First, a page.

“Then make my joy complete by being like-minded, having the same love, being one in spirit and of one mind. Do nothing out of selfish ambition or vain conceit. Rather, in humility value others above yourselves, not looking to your own interests but each of you to the interests of the others.” ~ Philippians 2:2-4
Who am I and why and why am I here?
How many times have you asked yourself that question whether it is in the throes of awkwardness at a social event or at pivotal point of change in your life? How did you arrive at that concept of yourself? Do you feel limited in your pursuits by the way others perceive you? Let me take the question one step further. Is the identity that you claim, based on who you really are and want to be or what you believe others believe you to be?
Just before my 40th birthday, I found myself at a stage in life that left me unsettled and unsatisfied. I was not comfortable in my own skin so to speak. I felt stuck. Immobilized by a lack of direction and fear of the unknown I stayed well within my comfort zone. When opportunity or change came a knocking I let self-doubt answer and usually slam the door. Self-doubt was controlling the trajectory of my life and being one who likes to think I am in control, I was not happy to come to this realization!
I began to challenge my self-doubts with “Why Not’s” when opportunities came my way. Soon, my Why Not principle was opening doors to much more dramatic changes in my life.
I wish I could tell you that my Why Not Principle changed my life for good. Unfortunately, I had to deal with something much stronger than a simple 6-letter principle for living and I am going to guess that many of you face the same obstacle. That obstacle is our natural tendency to assume. Assumptions are the lens through which we view the world and given our natural egocentric tendencies to believe we are always right, we tend not to question the assumptions we form about world around us. As I will explain further, assumptions that I made fueled the self doubts that were holding me back from living life to its fullest.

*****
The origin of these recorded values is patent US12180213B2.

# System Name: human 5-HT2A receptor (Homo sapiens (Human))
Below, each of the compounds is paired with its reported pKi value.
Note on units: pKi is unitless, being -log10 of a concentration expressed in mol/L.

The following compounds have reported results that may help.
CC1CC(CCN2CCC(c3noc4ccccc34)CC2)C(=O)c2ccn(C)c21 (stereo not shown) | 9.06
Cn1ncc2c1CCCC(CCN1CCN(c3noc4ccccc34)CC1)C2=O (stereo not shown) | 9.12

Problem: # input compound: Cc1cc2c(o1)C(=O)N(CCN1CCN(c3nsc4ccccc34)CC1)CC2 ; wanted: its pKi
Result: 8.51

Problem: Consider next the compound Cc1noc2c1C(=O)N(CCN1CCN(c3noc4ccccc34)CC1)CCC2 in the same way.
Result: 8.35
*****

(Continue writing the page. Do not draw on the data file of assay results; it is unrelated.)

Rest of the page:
We make assumptions all of the time. Assumptions about the weather, about the people who live in a certain neighborhood and drive Porsche’s or Ford F-150’s. We make assumptions about political candidates and their supporters. About behaviors, about how people react to us and thus how we react to them. We determine whom we want to spend our time with and energy on based on our assumptions.
Assumptions can be based on our experiences or simply be a belief that is formed and reinforced without challenge over time. It is in our inherit nature to assume. Several weeks ago at church, I assumed that a a far more attractive and and seemingly more together than I woman sitting in front of me would want nothing to do with me as she was far more attractive and seemed to have it much better together than I because of my own jaded experiences in the past with others “like her”, plus I was certain she had looked down her nose at me! I received my comeuppance recently with great humility, when she greeted me warmly and asked me to join her for coffee after church. My erroneous assumption about her was based on my experiences that told me she would never associate with me. The problem with assumptions is they are rarely fact based but are taken as such because challenging them requires work. I wish I had been secure enough in my own right to be the one who warmly greeted her first. I learned my lesson that day, to look beyond my own self and be willing to put myself out there in the interest of others.
If we hear a snide remark in passing about our appearance or something we said, or if our hopes and dreams garner little fanfare and support we tend to assume others will have the same reaction to us in the future. The same goes for positive messages of public adoration we hear – we assume everyone will adore us just for being who we are. If we internalize the assumed meaning of messages from the public’s reaction to us as fact, those messages become a part of our belief system going forward.